According to Terry Eagle, Assistant Director of the Discover History & Industry Center in Muscatine, Iowa, ”The Goldrush of the Midwest was Mother of Pearl.”
This Mother of Pearl was found in the clams and mussels along the Mississippi River in Muscatine and the discovery made Muscatine the Pearl Button Capital of the World! The Discover History & Industry Center in Muscatine highlights this history in their fascinating museum.
This is a place I have longed to visit for sometime. On a trip to Iowa City, I took the time to stop and and along with two other interested women, Terry provided us with an in depth tour!
The story goes back to Germany in the late 1800’s with John F. Boepple. “He was a button maker in Germany and he made buttons from all types of material, but the Mother of Pearl was the great money maker.”
Terry explained that buttons were not only a useful item, but also ornamental. “There was a high demand for using ocean shells for Mother of Pearl.”
These shells though were hard to come by and when John Boepple received two mussel shells from the Mississippi River he realized that these freshwater mollusks could provide him an expansive supply of Mother of Pearl that could start a button empire.
Knowing he habits and needs of mussels, he determined just where the Mississippi would break and have the slow moving currents where the mussels would thrive. He chose Muscatine and in the1890’s arrived in the area and set to work. Previously the mussels were just considered a naviagational problem. “The rivers were choked with them,” Terry added.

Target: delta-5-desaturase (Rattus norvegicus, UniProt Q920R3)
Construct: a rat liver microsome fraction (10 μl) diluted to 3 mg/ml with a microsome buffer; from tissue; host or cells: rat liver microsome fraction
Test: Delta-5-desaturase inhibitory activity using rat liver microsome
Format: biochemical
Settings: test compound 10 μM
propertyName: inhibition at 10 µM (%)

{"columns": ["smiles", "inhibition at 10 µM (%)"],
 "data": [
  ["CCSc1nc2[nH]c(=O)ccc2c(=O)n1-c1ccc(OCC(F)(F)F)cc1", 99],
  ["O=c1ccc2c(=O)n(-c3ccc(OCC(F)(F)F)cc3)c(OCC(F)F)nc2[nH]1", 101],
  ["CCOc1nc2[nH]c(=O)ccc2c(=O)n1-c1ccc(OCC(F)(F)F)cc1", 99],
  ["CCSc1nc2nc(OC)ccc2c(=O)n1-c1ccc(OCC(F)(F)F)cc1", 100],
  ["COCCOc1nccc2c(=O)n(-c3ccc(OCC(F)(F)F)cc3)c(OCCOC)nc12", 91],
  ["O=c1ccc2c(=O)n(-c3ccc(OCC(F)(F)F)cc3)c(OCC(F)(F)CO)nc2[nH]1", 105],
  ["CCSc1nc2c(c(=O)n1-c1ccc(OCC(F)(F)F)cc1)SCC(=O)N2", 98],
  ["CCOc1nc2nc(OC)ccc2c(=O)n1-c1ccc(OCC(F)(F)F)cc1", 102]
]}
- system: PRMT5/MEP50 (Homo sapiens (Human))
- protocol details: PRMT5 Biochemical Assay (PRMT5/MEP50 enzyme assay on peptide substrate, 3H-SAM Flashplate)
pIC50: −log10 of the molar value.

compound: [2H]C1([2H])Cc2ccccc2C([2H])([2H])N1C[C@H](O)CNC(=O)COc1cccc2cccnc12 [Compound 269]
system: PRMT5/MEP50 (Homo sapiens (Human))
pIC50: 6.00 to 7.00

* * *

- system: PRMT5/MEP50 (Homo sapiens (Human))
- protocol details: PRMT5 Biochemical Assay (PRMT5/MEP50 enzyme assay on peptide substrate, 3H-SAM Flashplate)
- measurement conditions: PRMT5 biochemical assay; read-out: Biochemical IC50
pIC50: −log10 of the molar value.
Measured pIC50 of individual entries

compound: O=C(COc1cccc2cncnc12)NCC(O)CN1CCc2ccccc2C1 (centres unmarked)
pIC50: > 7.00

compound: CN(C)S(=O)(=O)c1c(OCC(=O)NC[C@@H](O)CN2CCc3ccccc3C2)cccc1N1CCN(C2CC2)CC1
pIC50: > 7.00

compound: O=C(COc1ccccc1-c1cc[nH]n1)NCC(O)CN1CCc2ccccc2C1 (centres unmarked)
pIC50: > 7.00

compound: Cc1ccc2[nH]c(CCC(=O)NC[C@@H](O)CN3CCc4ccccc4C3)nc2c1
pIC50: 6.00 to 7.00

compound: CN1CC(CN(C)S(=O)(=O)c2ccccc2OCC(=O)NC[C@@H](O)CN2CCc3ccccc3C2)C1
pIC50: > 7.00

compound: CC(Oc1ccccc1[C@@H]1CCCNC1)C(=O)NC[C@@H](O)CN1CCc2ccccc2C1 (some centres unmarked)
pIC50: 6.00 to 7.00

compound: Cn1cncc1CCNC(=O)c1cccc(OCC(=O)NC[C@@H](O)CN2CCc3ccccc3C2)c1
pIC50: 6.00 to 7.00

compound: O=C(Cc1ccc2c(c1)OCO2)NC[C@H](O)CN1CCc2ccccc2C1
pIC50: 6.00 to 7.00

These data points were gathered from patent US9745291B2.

It wasn’t long before Boepple started making buttons and others took notice. More people ordered more buttons and the area that had previously relied on lumber, logging and farming had a new industry boom. Once the industry got rolling, Terry said, “1.5 billion buttons were made yearly, this was the gold rush of Mother of Pearl. Nineteen states around Iowa shipped here. There was so much shell that Boepple started hiring clammers up and down the river, they would circle mussel beds, then move on.”
As expected, this would have an affect on the mussel and clam population and would eventually devastate the supply. At this time though the industry exploded some locals made a living clamming, while others would simply supplement their income. Sometimes, the clammer even found a pearl!
”When they found a pearl, they collected a handful then they could take them and sell them to pearl brokers. They were mostly misshapen and used for hat pins and cosmetic jewelry etc.”
At the museum, I was fascinated by the clamming camps and the whole lifestyle that surrounded this fought and nomadic life. Besides the clammers, there were blankets, finishers and more.
The Boepple’s had a great machine but he was not forward thinking and didn’t jump on the band wagon when electricity came into play. Another family however, an Irish family, by the name of Barry mechanized the equipment and sold them to families who set up their own shops.
Boepples lack of industrialization eventually caught up with him and his shop closed, however his knowledge later came in handy and he was hired to advise when they created a hatchery to try to reintroduce the mussel population.
There are many more stories that one blog can cover about this amazing museum and the use of what was once considered a navigational nightmare became a product that set Muscatine on the map.